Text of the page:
Not being inspired, the work if the translator (including his punctuation) may not be correct, and as a matter of fact the various translations differ materially in their punctuation from one another.  We are at liberty therefore, without Presumption, to question the punctuation of any particular verse of Scripture, and reverently apply our own judgment.  To take one verse, Romans 8: 17 as an example.  Without any punctuation it reads:‑ “And if children then heirs - heirs of God - and joint heirs with Christ if so be that we suffer with Him that we may also be glorified with Him  In the Authorized and Revised Versions a colon or semi-colon is placed after “if children then heirs”; and a similar punctuation point after “heirs of God and joint heirs with Christ This would mean that the concluding paragraph, “if so be that we suffer with Him, that we may be also glorified with Him “qualifies both “heirship of God” and “joint-heirship with Christ If this be so, then logically we cannot be “children of God” unless we suffer with Christ.  Suffering with Christ would then be necessary for salvation; but this no evangelical reader of the Scriptures would believe or assert.  Alas! how few children of God do suffer with Christ. The sole qualification for becoming “children of God” is belief in, and receiving or accepting, Christ as Saviour (John 1: 12).  “Believe on the Lord Jesus, and thou shalt be saved” (Acts 16: 31).  This being so, manifestly “the suffering with Christ” - qualifies the preceding paragraph “joint heirs with Christ* and this agrees with other scripture.  “If we suffer with Him, we shall also reign with Him” (2 Tim. 2: 12) - no suffering, no crown - and again, “He that overcometh” - and only the overcomer – “I will give to him to sit down with me in my throne” (Rev. 3: 21).  And again, “He that overcometh, and he that keepeth my works unto the end, to him will I give authority over the nations and he shall rule them …”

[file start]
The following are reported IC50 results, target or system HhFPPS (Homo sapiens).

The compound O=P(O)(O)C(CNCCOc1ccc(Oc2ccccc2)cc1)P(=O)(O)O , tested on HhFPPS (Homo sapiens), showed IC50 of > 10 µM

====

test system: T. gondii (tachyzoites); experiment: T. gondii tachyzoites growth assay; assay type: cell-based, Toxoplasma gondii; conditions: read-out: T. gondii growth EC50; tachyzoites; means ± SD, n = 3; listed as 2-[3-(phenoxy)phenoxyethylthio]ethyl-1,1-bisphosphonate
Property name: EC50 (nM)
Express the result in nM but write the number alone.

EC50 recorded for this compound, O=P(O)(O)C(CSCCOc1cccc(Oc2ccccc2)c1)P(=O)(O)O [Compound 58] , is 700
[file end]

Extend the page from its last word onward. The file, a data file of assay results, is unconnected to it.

[* The Greek enforces the distinction. “Heirs of God on the one hand” [See Greek] “but on the other hand” [See Greek] “joint-heirs with Christ if so be that we suffer with him.” – D. M. PANTON.]